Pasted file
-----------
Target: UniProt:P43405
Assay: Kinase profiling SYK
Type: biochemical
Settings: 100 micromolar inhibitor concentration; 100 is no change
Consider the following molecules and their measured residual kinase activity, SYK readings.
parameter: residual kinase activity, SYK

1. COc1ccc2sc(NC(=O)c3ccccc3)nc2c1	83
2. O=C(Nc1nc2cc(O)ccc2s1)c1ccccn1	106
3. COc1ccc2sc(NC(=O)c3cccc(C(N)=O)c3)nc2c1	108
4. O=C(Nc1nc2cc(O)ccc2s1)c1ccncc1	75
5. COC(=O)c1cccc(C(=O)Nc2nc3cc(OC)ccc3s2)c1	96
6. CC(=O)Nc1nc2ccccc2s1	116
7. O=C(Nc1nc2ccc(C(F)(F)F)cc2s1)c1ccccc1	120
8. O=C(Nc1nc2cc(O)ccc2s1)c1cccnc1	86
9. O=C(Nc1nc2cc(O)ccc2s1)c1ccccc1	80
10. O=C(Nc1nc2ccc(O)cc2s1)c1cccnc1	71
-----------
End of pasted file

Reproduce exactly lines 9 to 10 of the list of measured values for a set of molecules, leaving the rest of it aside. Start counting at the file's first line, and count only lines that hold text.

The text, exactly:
3. COc1ccc2sc(NC(=O)c3cccc(C(N)=O)c3)nc2c1	108
4. O=C(Nc1nc2cc(O)ccc2s1)c1ccncc1	75